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US manufacturing limps into fourth quarter, but underlying trend is improving

18 November 2019 Chris Williamson
  • Manufacturing output fell 0.6% in October, but the decline in part reflected auto sector strikes
  • Excluding autos, the underlying trend appears to be firming, in line with the advance signals from the IHS Markit PMI survey

Despite falling in October for a second straight month, there are signs that the underlying trend in US manufacturing output is improving.

Weak start to fourth quarter for factories

US manufacturing output fell 0.6% in October, dropping for a second successive month after a 0.5% decline in September. Compared to a year ago, production was down 1.5%, its steepest annual fall since May 2016.

Weakness was in part a consequence of strikes at the GM autos factory, and excluding autos the manufacturing decline was a far more muted 0.1%, according the Federal Reserve's statisticians.

The October decline leaves output flat in the latest three months compared to the prior three months, indicating a stagnant underlying production trend at best. However, the flat picture is an improvement on the declining three-month trend seen earlier in the year (production fell 0.8% in the second quarter before rebounding 0.3% in the third quarter). Moreover, given that the latest numbers include the GM strike, the underlying picture appears to be one of a manufacturing sector that has potentially turned a corner, at least in terms of its rate of decline. In fact our colleagues at Macroeconomic Advisers estimate that, outside of autos, manufacturing growth has been trending higher since May.

PMI survey improves

This tentatively brighter picture tallies with the IHS Markit Manufacturing PMI™ survey, from which the output index rose for a third successive month in October to reach a six-month high of 52.4. The survey's forward-looking new orders-inventory ratio also rose in October, reaching the second-highest since November of last year. New orders inflows picked up and stronger than expected demand contributed to a reduction in warehouse inventories; all of which bodes well for production in November.

That's not to say the survey data are pointing to a manufacturing revival: a straightforward linear regression model suggests that the current IHS Markit manufacturing PMI output index is indicative of production falling at a quarterly rate of 0.3%, an improvement on the 0.8% rate of decline signalled in July and August but clearly still negative.

The IHS Markit PMI survey is, however, considerably more upbeat that the ISM survey. Again using regression analysis to determine an implied three-month-on-three month growth rate for manufacturing output, the ISM survey's output index, at 46.2, is indicating a 2.0% decline in October.

Diverging surveys

The recent divergence of the ISM and IHS Markit indices is striking, but it is clear from the implied growth rates derived from the regressions that the latter is seemingly more in line with the official data than the ISM. This outperformance is in fact not uncommon: over the past 12 years, the IHS Markit index has exhibited a correlation of 89% against the three-month growth rate in the Fed's gauge of manufacturing output compared to an 80% correlation exhibited by the ISM index.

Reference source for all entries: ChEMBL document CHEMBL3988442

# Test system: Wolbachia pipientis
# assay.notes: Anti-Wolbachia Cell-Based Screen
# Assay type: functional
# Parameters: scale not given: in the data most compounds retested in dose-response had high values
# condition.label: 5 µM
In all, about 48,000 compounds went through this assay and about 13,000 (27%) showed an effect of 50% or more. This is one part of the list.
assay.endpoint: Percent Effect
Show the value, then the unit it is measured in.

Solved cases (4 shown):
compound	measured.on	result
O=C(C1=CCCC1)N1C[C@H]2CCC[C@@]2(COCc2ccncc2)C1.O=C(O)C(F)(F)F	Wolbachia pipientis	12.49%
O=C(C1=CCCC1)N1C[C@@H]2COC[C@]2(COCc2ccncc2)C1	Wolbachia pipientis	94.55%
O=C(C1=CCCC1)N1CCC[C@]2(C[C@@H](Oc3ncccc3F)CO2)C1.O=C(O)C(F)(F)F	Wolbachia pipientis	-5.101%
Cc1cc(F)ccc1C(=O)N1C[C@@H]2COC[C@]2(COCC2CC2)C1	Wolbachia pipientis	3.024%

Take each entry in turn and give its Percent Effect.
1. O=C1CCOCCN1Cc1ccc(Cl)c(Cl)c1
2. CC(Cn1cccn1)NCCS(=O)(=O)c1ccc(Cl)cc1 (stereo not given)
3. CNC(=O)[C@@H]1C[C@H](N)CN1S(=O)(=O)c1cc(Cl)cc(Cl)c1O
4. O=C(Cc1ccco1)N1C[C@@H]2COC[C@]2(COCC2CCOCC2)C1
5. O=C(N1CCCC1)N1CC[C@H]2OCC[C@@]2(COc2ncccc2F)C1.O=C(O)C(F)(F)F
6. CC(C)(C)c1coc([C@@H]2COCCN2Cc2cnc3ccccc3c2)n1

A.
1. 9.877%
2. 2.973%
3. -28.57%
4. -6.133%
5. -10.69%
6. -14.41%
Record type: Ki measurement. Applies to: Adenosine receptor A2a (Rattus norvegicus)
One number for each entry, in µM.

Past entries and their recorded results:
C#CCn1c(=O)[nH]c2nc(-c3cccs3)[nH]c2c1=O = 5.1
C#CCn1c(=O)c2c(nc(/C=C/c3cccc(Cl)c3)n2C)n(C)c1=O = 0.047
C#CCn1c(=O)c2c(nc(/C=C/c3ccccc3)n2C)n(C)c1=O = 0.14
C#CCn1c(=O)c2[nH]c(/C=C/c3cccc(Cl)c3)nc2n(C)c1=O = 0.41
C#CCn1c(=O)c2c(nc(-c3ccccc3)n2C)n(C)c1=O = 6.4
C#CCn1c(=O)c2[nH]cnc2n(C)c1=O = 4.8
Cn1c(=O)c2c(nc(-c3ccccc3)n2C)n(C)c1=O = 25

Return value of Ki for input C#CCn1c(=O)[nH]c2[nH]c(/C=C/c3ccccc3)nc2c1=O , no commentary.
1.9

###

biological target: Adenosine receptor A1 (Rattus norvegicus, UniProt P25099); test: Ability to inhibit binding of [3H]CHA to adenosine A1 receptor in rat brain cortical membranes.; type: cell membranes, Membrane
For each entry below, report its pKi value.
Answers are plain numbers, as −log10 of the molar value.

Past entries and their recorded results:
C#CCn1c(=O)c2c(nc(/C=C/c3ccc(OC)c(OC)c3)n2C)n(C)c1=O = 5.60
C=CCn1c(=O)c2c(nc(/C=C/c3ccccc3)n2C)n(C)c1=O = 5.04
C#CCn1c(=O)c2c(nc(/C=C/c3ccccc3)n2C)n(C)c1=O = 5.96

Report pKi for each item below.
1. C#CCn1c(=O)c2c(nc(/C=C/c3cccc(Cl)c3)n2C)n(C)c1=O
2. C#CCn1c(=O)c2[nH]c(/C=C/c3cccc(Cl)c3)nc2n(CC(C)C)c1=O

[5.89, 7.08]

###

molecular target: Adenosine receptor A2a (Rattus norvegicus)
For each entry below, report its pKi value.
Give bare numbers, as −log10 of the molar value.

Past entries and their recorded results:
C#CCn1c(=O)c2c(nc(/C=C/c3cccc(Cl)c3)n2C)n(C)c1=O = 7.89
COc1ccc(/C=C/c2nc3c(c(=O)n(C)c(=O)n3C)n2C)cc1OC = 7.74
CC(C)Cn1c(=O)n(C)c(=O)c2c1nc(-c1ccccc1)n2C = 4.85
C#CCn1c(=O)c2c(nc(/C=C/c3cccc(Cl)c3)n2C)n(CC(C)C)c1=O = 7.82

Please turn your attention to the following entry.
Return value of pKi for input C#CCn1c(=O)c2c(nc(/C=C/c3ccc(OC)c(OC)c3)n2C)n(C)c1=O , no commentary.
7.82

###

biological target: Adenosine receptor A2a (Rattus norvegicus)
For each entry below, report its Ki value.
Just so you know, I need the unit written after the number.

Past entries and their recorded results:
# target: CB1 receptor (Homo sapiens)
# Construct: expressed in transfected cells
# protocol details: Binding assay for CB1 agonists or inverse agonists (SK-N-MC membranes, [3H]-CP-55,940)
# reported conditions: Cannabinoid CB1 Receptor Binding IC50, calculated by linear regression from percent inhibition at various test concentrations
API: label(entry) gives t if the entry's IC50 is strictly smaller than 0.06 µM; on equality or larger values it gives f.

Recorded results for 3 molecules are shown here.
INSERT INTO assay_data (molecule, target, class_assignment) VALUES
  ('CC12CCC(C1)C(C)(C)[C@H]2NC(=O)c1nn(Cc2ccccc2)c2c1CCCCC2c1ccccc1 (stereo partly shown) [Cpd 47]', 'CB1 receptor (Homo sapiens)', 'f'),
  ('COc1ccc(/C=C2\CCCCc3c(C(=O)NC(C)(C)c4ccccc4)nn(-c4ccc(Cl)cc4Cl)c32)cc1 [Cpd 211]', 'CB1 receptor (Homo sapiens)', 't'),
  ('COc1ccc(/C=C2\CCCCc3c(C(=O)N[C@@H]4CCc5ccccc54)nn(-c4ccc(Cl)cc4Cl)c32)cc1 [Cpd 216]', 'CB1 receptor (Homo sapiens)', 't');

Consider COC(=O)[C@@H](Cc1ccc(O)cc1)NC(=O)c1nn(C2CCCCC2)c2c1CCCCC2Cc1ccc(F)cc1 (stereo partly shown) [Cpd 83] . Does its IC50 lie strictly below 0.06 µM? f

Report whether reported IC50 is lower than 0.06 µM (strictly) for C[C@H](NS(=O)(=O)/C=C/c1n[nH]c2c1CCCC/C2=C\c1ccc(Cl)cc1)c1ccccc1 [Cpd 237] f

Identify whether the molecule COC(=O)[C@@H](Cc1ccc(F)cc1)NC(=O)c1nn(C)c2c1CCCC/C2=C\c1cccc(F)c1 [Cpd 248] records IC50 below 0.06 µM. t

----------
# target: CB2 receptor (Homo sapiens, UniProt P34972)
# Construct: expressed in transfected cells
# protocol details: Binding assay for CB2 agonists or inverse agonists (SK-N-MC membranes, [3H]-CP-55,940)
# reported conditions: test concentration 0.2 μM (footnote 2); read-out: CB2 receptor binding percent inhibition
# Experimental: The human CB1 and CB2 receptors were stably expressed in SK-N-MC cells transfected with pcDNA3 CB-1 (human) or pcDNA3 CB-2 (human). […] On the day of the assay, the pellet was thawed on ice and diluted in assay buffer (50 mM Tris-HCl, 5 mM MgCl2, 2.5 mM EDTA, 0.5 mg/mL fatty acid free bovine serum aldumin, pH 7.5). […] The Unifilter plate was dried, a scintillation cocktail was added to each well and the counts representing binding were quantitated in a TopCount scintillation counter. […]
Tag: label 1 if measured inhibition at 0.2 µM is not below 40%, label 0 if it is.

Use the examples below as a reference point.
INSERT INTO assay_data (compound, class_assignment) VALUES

We believe that the more reliable advance indications of official data provided by the IHS Markit survey relative to the ISM reflects a number of factors explored in more detail here, which includes the fact that the IHS Markit survey panel is based on a representative mix of small, medium and large companies, while the ISM index focuses on larger firms. The IHS Markit survey also specifically asks companies to report only on US facilities whereas we understand that no such geographical limit is set on the ISM questionnaire. The consequence is that the ISM is potentially biased towards reflecting the overall performance of large multinationals rather than domestic US production trends. Thus, the ISM index seems to be more influenced by global manufacturing trends than the IHS Markit index (see chart below), meaning the ISM survey loses accuracy when anticipating the Fed's gauge of US production.

More will be known about the health of US manufacturing in the fourth quarter with the release of the IHS Markit flash PMI surveys on 22nd November.

Chris Williamson, Chief Business Economist, IHS Markit
Tel: +44 207 260 2329
chris.williamson@ihsmarkit.com


© 2019, IHS Markit Inc. All rights reserved. Reproduction in whole or in part without permission is prohibited.

Purchasing Managers' Index™ (PMI™) data are compiled by IHS Markit for more than 40 economies worldwide. The monthly data are derived from surveys of senior executives at private sector companies, and are available only via subscription. The PMI dataset features a headline number, which indicates the overall health of an economy, and sub-indices, which provide insights into other key economic drivers such as GDP, inflation, exports, capacity utilization, employment and inventories. The PMI data are used by financial and corporate professionals to better understand where economies and markets are headed, and to uncover opportunities.

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